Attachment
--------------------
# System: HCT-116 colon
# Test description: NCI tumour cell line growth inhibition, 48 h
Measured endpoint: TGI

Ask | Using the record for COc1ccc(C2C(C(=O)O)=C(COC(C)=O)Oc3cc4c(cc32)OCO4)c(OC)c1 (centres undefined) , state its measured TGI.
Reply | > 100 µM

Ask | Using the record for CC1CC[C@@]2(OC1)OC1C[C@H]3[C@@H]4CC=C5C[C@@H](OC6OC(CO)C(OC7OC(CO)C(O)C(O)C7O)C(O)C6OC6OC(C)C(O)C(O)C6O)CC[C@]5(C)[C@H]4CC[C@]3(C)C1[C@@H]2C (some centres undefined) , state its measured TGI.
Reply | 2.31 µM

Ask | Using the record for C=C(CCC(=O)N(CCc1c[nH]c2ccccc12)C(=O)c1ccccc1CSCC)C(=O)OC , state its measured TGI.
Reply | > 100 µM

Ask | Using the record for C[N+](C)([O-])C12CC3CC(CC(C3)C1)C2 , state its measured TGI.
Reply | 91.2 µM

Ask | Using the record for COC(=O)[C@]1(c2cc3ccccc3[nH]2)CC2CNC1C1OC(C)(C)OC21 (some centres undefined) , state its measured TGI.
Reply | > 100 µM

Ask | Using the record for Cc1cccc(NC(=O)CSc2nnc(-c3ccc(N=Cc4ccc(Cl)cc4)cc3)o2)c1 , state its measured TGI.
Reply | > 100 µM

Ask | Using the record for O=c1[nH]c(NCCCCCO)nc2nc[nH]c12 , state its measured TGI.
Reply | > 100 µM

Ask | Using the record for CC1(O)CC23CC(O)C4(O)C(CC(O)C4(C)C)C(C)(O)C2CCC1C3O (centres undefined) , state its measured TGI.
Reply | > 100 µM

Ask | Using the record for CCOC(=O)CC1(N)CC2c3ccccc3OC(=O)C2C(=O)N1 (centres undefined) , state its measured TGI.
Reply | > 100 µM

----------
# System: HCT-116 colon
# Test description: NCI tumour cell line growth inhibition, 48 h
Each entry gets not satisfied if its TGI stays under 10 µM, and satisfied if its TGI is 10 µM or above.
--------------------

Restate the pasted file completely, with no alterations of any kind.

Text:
# System: HCT-116 colon
# Test description: NCI tumour cell line growth inhibition, 48 h
Measured endpoint: TGI

Ask | Using the record for COc1ccc(C2C(C(=O)O)=C(COC(C)=O)Oc3cc4c(cc32)OCO4)c(OC)c1 (centres undefined) , state its measured TGI.
Reply | > 100 µM

Ask | Using the record for CC1CC[C@@]2(OC1)OC1C[C@H]3[C@@H]4CC=C5C[C@@H](OC6OC(CO)C(OC7OC(CO)C(O)C(O)C7O)C(O)C6OC6OC(C)C(O)C(O)C6O)CC[C@]5(C)[C@H]4CC[C@]3(C)C1[C@@H]2C (some centres undefined) , state its measured TGI.
Reply | 2.31 µM

Ask | Using the record for C=C(CCC(=O)N(CCc1c[nH]c2ccccc12)C(=O)c1ccccc1CSCC)C(=O)OC , state its measured TGI.
Reply | > 100 µM

Ask | Using the record for C[N+](C)([O-])C12CC3CC(CC(C3)C1)C2 , state its measured TGI.
Reply | 91.2 µM

Ask | Using the record for COC(=O)[C@]1(c2cc3ccccc3[nH]2)CC2CNC1C1OC(C)(C)OC21 (some centres undefined) , state its measured TGI.
Reply | > 100 µM

Ask | Using the record for Cc1cccc(NC(=O)CSc2nnc(-c3ccc(N=Cc4ccc(Cl)cc4)cc3)o2)c1 , state its measured TGI.
Reply | > 100 µM

Ask | Using the record for O=c1[nH]c(NCCCCCO)nc2nc[nH]c12 , state its measured TGI.
Reply | > 100 µM

Ask | Using the record for CC1(O)CC23CC(O)C4(O)C(CC(O)C4(C)C)C(C)(O)C2CCC1C3O (centres undefined) , state its measured TGI.
Reply | > 100 µM

Ask | Using the record for CCOC(=O)CC1(N)CC2c3ccccc3OC(=O)C2C(=O)N1 (centres undefined) , state its measured TGI.
Reply | > 100 µM

----------
# System: HCT-116 colon
# Test description: NCI tumour cell line growth inhibition, 48 h
Each entry gets not satisfied if its TGI stays under 10 µM, and satisfied if its TGI is 10 µM or above.